Support for LAist comes from
We Explain L.A.
Stay Connected

Share This

This is an archival story that predates current editorial management.

This archival content was written, edited, and published prior to LAist's acquisition by its current owner, Southern California Public Radio ("SCPR"). Content, such as language choice and subject matter, in archival articles therefore may not align with SCPR's current editorial standards. To learn more about those standards and why we make this distinction, please click here.

Arts and Entertainment

In Silver Lake: 'It’s kind of an American Apparel ad come to life'

sweatysundays.jpg
Stories like these are only possible with your help!
You have the power to keep local news strong for the coming months. Your financial support today keeps our reporters ready to meet the needs of our city. Thank you for investing in your community.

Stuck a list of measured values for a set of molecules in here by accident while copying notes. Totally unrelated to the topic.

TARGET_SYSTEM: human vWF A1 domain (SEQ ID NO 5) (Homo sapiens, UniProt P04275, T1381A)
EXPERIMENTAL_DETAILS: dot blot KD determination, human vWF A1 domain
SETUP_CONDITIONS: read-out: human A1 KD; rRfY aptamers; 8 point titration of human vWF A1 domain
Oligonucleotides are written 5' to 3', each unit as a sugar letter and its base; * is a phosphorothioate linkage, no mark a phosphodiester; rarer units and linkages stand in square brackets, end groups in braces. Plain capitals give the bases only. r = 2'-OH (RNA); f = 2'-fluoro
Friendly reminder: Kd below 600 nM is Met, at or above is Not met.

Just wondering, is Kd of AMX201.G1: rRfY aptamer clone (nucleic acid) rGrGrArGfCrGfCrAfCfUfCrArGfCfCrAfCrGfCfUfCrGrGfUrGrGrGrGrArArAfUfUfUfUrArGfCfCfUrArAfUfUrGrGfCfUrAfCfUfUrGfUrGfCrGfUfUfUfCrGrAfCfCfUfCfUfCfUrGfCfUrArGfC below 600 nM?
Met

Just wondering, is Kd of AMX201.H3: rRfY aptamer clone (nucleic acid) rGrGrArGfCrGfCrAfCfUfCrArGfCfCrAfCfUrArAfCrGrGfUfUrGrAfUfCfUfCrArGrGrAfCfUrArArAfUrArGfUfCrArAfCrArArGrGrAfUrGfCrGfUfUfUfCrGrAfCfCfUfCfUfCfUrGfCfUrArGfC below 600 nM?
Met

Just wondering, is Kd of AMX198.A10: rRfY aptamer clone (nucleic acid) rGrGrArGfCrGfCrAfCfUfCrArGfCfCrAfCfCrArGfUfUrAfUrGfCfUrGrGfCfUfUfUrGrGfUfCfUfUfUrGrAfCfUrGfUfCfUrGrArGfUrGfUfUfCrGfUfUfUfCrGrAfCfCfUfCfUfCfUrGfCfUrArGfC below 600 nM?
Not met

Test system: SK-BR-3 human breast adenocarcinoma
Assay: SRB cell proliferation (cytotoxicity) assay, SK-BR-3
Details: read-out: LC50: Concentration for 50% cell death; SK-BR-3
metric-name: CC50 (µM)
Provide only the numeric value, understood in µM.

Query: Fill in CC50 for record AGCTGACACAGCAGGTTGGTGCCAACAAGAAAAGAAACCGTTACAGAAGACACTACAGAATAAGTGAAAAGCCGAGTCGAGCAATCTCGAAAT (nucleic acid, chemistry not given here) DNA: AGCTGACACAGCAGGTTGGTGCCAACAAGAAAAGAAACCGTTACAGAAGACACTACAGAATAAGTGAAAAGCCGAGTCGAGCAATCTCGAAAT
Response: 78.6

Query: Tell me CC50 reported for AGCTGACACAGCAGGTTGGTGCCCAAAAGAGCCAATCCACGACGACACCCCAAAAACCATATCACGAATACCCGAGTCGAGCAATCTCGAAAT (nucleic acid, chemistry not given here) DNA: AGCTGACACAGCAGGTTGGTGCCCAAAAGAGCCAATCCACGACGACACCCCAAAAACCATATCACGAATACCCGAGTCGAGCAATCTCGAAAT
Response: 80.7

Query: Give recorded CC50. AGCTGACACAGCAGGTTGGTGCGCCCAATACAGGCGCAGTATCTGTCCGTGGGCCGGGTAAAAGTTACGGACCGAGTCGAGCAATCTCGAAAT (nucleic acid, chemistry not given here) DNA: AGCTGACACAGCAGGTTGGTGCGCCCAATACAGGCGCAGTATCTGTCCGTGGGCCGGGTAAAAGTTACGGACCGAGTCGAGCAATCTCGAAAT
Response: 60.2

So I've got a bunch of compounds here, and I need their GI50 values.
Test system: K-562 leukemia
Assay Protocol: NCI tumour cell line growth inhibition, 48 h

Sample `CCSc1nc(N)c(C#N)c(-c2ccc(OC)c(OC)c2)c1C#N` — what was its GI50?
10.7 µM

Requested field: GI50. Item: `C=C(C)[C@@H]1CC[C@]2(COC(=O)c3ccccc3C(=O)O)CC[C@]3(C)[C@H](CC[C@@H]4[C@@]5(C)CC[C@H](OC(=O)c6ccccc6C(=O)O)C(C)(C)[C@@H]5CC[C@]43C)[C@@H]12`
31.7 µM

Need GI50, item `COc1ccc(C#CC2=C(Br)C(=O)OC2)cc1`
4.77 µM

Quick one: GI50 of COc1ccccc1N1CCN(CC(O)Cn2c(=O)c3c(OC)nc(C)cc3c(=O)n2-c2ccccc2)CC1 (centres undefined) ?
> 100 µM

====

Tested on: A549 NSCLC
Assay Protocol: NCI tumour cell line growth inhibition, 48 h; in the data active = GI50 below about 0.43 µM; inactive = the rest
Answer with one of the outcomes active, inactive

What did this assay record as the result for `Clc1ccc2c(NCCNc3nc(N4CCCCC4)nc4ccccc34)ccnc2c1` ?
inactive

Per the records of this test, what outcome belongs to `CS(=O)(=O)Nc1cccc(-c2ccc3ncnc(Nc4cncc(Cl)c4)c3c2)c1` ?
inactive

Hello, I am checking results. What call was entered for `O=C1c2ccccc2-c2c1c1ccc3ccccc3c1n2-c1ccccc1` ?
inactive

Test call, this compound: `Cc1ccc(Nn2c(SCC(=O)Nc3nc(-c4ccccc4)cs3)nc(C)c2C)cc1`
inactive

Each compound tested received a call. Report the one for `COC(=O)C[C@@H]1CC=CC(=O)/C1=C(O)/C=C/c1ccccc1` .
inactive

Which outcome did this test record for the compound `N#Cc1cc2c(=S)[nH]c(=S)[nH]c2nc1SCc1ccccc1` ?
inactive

You can thank Terence McFarland, the executive director of the Los Angeles Stage Alliance, for that fantastic quote about Sweaty Sundays (and Wet Wednesdays), a popular updated Richard Simmons dance exercise class " to a soundtrack of indie rock, techno, and 1980s new wave hits new wave" in Silver Lake. The New York Times takes an interest--"Silver Lake, a hipster neighborhood in Los Angeles"--while Gawker ponders if Williamsburg hipsters in Brooklyn can step up to the challenge.

Leading the class is Ryan Heffington, aka Sir Heffington, who is a regular in anything in performance art-movement related in Los Angeles it seems (Hysterica Dance Company, Fingered, etc). The whole hipster connotation can get a lot people all riled up, but because this is Heffington, take heed, he's a truly amazing artist from what we've witnessed around town.

Heffinton does teach professionally (and designs clothes that Britney Spears and Gwen Stefani wear), but at the amateur level, his friends were not finding something suitable for their dancing needs. So it began in May 2008 and today it still goes on strong at Foresight Studios on Sunset Blvd. “People were so excited to see dance wasn’t this high art form that was unreachable,” he told the New York Times.